More than mere cornerstones of the epicurean world, wine and food are the very foundations upon which that world was created. Accordingly, there are rules to pairing wine and food so that you can enjoy your meal to its fullest potential.
Will you be cast out from the dinner party should you break one of these esteemed rules? Probably not. On the other hand, you might not maximise flavours as much as you could have–among epicureans, that’s punishment enough.
Give your palette the satisfaction it deserves by following our 10 Rules to Pairing Wine and Food.
Pair Earthy Wines with Earthy Foods
Red wines like Pinot Noir are renowned for their relatively light bodies and earthy flavours. That makes them the perfect match for earthy foods like mushrooms, truffles, lamb, potatoes, and beef stew.
Pair a Dry Rosé with Savoury Hors d’oeuvres
At most dinner parties or engagements, you can expect some quality snacks before the main event, many being of the creamy or savoury variety. That makes dry rosé–which is commonly light, acidic and a little fruity–the perfect drinking partner for say a cheese plate or puff pastry.
Pair Sweet Effervescence with Salty Cuisine
Bubbly, acidic wines like sparkling Riesling or champagne commonly retain a dry, sweet edge. Sip them when eating salty foods like smoked salmon, Asian noodles, and Parmesan cheese. And don’t forget to say, “Ahhhhh…”
Pair Silky White Wines with Fatty Fish and Creamy Sauces
When you think of velvety white wines you might picture a lush Napa Chardonnay of deep gold amber colour. Now picture a nice cut of salmon with a cream sauce poured over it sitting next to that Chardonnay.
Now picture yourself taking a bite of the salmon and following it with a gulp of wine, your mouth swimming in a pool of silky texture and rich taste. Indeed, the pairing practically speaks for itself.
Pair Tannic Red Wine with Hearty Fare
A naturally occurring compound in red wine, tannins are what cause that dry taste after you’ve just taken a sip of say a robust Cabernet Sauvignon or Syrah. Accordingly, tannic red wines generally tout firm, full bodies. That makes them a perfect bedmate for heartier cuisine like duck, steak, sausage and gravy.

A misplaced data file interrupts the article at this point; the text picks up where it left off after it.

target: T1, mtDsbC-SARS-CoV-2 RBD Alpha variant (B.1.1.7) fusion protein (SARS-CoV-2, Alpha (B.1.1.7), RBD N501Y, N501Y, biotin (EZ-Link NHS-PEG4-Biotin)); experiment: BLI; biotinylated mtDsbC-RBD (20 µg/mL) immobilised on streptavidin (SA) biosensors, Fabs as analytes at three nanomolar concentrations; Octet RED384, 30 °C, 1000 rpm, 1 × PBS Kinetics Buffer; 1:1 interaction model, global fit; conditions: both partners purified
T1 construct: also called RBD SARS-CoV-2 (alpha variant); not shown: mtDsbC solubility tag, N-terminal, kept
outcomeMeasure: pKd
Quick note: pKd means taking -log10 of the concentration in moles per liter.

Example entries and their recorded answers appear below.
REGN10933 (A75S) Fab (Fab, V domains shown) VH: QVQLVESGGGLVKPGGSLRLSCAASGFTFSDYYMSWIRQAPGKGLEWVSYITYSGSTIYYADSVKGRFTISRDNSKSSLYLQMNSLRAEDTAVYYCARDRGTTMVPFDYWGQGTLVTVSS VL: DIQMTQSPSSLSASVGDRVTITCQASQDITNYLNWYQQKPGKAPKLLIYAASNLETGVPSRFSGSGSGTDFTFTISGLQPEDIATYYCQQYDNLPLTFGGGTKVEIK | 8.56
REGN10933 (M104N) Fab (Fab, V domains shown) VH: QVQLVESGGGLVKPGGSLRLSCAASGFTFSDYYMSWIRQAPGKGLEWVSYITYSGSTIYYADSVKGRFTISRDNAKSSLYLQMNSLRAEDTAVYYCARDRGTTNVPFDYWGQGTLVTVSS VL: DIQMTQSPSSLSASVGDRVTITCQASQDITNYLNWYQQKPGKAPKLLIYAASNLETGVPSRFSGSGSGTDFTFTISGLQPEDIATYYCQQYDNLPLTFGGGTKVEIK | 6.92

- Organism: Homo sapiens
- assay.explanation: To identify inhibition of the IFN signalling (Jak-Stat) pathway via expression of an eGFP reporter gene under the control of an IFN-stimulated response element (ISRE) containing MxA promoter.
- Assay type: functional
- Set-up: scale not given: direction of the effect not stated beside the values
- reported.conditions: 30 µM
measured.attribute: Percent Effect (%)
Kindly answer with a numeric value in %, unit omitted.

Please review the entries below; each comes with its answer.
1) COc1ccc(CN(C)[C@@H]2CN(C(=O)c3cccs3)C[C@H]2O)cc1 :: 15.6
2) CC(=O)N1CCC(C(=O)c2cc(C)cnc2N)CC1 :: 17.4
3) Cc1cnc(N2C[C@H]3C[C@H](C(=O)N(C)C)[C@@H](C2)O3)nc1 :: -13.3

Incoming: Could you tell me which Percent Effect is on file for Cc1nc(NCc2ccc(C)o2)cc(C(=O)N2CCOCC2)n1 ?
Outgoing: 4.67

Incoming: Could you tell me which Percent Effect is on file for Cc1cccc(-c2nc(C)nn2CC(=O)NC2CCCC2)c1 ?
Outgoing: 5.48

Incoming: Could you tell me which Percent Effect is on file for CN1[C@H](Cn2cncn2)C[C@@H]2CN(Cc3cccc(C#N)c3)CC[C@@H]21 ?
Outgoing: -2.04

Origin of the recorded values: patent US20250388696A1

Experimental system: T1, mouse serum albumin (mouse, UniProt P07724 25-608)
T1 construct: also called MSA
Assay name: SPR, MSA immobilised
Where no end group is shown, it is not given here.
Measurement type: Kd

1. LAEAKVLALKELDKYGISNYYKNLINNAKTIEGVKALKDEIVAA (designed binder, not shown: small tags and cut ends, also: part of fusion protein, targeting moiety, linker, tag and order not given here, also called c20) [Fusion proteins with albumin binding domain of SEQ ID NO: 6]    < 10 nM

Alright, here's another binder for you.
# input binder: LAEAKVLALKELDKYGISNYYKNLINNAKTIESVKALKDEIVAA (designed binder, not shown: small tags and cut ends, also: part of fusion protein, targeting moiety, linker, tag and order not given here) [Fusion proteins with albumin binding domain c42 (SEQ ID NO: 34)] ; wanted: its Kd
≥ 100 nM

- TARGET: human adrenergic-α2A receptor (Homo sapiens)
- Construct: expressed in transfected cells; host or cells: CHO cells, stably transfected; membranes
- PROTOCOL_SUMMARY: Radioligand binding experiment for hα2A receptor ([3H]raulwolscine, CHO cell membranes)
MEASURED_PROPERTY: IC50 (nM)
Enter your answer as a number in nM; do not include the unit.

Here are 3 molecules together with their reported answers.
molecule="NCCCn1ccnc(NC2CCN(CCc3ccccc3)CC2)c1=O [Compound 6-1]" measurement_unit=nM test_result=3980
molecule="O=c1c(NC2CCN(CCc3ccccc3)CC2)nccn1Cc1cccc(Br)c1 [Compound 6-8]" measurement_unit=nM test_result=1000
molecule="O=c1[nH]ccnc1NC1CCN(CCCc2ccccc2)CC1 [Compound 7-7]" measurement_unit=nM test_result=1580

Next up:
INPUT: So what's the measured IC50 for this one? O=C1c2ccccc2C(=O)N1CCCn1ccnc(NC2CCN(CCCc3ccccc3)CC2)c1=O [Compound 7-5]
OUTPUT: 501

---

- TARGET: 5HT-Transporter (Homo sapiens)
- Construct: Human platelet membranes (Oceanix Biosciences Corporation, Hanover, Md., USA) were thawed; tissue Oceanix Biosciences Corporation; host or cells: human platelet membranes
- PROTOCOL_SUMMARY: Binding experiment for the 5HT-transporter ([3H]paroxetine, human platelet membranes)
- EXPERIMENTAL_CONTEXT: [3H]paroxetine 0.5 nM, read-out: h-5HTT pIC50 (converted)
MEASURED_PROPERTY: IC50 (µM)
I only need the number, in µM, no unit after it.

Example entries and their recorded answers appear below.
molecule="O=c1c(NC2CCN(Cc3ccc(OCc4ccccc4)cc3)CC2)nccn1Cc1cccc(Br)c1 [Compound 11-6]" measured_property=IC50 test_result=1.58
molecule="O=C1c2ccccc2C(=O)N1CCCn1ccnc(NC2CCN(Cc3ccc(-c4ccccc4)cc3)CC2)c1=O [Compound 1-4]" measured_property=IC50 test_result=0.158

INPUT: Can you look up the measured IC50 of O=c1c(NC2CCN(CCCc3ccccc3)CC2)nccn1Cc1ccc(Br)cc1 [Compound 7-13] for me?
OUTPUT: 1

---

Pair Lighter White Wines with Lighter Seafood Dishes
You can do no wrong pairing a delicate white such as Sauvignon Blanc or Pinot Grigio with a light or tart seafood dish. The wine not only harmonises with the taste, but serves as an excellent palate cleanser thanks to the acidity. Generally speaking, acidic white wine and seafood are made for each other.
Keep it Fruity
Among white wines, you’ll frequently find a tangible fruit element in both the aroma and taste. If your main course is likewise incorporating fruit by way of say sauteed apples or a fig compote, then by all means pair the two up and relish the results.
Pair Lower Proof Wines with High Proof Spice
Alcohol can exacerbate the spiciness in cuisine and make a hot dish even hotter. If you’re munching on something spicy, consider sipping a lower proof wine with light notes of sweetness, which will counter the spice instead of compounding it.
Pair the Right Wine with the Right Sauce
Sometimes the meat is the star, and other times the sauce steals the show. When your chicken breast or pork dish is paired with a killer sauce, choose a wine based on the sauce as opposed to the protein. For instance, pair white wines with a flavourful lemon sauce or white wine sauce, and red wine with gravy or red wine sauce.
Don’t Overdo the Sweet for Dessert
Most wine experts will say that when all else fails, you should match the character of the food to the character of the wine. Hence, a tart dish should go with a vibrant, acidic wine. A hearty or bold dish should go with a bold wine.
However, there are some exceptions and sweetness is one of them. If you plan on drinking wine with your dessert, don’t double down on the sugariness by getting a syrupy port or sweet sherry. Instead, aim for a lighter dessert wine that’s mildly sweet and maybe slightly bubbly like Moscato d’Asti.
Similarly, if the dessert you ordered is in fact not too sweet–like say a nut tart–then you can crank up the sweetness factor on the wine accordingly. The key is to achieve a sense of balance or interplay without turning your mouth into a sugar mill.